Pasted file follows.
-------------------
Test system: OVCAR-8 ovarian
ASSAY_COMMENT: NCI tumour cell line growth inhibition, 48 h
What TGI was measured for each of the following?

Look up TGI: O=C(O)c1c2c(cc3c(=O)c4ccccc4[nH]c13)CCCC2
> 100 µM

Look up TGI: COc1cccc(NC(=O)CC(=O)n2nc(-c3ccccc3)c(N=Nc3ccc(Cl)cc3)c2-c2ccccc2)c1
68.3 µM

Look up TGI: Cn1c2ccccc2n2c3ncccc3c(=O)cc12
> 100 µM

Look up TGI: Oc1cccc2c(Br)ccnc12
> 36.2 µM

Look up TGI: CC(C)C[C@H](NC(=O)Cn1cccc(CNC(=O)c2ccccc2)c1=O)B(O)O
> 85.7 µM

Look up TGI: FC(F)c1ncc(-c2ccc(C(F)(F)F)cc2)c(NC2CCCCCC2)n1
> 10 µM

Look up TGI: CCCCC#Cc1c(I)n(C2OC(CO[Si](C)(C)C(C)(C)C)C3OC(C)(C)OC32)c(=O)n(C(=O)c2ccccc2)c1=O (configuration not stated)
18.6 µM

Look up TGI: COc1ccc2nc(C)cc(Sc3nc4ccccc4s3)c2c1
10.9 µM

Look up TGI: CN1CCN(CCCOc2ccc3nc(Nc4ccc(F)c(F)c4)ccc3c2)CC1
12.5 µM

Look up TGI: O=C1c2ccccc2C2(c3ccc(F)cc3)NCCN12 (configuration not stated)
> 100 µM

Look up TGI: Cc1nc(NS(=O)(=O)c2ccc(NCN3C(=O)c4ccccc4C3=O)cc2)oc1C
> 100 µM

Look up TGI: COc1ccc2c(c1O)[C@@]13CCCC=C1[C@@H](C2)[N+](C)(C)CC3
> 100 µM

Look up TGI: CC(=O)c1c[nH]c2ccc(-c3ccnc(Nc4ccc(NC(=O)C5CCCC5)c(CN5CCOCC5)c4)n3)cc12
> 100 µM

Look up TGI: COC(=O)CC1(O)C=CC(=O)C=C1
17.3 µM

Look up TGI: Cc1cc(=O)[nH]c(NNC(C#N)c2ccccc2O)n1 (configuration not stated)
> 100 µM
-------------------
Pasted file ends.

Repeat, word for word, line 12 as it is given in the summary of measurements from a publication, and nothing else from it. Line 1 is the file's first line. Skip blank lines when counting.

Look up TGI: CC(C)C[C@H](NC(=O)Cn1cccc(CNC(=O)c2ccccc2)c1=O)B(O)O